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Posts posted by Pico

  1. I acquired this from one of this forum's members (Thanks, Eric). He got it from a well known South African resin caster, but is not his work. Who made it is unknown. It was really third rate work and I spent a considerable amount of time smoothing out the body, reshaping the trunk and correcting other areas. I'm fairly satisfied with the results. I consider the Kellner coupe to be the most attractive of all the Royales. 




  2. Bernard,    My Maserati A6GCS from South America looks different, also. The panel lines are cleaner and narrower. Seats are different and the door line on the left side is different. I suspect what you got is a knock off. 

  3. 7 hours ago, Carmak said:

    So they were skins. Good work on the Maserati.

    I design medical devices and often have to work with skins for the interface components. You are correct that they typically require a great deal of work to make printable.

    I have been 3D printing at work for 25+ years. Our first SLA cost 250K. Very impressed with the Photon printer so far. The slicing and support software somewhat less impressive. 

    I use Prusa SL1 for support generation. It's very simple to use. ChiTubox support generation is awful, but I use it for slicing and think it works alright, but I don't have any experience with other slicing programs.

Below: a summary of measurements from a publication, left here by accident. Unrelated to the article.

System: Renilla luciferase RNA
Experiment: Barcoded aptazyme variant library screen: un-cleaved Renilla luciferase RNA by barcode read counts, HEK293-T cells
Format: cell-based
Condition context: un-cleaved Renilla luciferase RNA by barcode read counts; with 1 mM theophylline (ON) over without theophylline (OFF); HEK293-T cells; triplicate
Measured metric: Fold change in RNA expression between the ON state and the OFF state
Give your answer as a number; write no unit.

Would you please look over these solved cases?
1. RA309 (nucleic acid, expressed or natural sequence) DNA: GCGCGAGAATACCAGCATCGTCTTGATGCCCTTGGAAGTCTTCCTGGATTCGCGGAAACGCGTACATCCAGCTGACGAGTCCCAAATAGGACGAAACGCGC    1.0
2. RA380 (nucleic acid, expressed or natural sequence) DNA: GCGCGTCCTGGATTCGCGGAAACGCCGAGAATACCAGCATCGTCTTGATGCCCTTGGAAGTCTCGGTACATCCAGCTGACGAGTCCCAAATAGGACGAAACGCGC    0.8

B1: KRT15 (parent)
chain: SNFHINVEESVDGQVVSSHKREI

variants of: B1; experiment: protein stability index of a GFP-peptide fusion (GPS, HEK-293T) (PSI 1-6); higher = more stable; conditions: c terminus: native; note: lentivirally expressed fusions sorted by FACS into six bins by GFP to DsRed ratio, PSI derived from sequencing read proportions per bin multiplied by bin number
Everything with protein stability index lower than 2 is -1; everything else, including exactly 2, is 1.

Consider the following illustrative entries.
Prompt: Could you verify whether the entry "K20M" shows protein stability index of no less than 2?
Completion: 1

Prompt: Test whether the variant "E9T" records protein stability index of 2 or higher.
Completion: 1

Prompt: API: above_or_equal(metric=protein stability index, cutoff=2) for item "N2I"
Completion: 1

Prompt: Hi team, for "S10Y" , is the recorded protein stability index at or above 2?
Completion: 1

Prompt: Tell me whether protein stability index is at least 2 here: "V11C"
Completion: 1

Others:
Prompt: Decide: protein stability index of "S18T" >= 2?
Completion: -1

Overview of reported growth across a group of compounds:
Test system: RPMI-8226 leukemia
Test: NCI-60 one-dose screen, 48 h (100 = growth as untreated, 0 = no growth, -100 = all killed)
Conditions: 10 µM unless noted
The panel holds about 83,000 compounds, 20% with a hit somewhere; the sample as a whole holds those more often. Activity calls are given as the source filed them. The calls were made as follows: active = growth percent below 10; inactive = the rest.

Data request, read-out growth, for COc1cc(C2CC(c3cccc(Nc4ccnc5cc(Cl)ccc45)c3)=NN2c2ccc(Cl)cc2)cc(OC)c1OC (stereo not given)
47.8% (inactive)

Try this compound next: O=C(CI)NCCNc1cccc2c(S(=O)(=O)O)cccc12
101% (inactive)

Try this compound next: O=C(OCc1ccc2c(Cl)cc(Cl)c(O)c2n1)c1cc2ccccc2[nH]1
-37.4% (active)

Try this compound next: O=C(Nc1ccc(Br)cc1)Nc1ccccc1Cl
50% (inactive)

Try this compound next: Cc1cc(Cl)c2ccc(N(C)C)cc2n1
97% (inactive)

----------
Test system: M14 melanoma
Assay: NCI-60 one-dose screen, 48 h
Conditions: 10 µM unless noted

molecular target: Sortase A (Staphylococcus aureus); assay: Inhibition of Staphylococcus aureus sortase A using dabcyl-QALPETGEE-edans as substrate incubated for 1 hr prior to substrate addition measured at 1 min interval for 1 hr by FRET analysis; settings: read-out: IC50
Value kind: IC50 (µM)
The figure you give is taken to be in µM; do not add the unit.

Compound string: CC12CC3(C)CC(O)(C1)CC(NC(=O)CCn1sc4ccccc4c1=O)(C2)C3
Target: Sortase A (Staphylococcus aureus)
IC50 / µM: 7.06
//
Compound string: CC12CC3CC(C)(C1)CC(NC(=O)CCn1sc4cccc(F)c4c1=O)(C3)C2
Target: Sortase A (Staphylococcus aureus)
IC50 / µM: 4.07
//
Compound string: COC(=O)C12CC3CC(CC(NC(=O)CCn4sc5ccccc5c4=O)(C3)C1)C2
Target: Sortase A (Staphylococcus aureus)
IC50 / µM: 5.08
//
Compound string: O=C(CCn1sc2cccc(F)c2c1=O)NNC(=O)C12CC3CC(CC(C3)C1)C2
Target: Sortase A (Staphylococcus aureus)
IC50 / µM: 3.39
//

4. On 10/18/2020 at 9:31 PM, Carmak said:

    Did you design the Maserati parts or download them?

    I just got my Anycubic Photon a couple weeks ago. I started small with some wheels.


    Both Maserati and Mangusta are files from the net. They are not printable , however, without a great deal of work to modify them to be printable. The Mangusta suspension, chassis, wheels, etc, was designed by me.

  5. On 10/10/2020 at 10:47 PM, gman said:

    That looks great, especially for a printed body. That paint belies all the work that must have gone into it below the surface.

    The body was fairly smooth to begin with, being high-poly ( many small flat planes make up the surface) and the resin printing method produces a smooth surface. Much better than, for instance, Shapeways, which is a fuzzy, nylon like material. 


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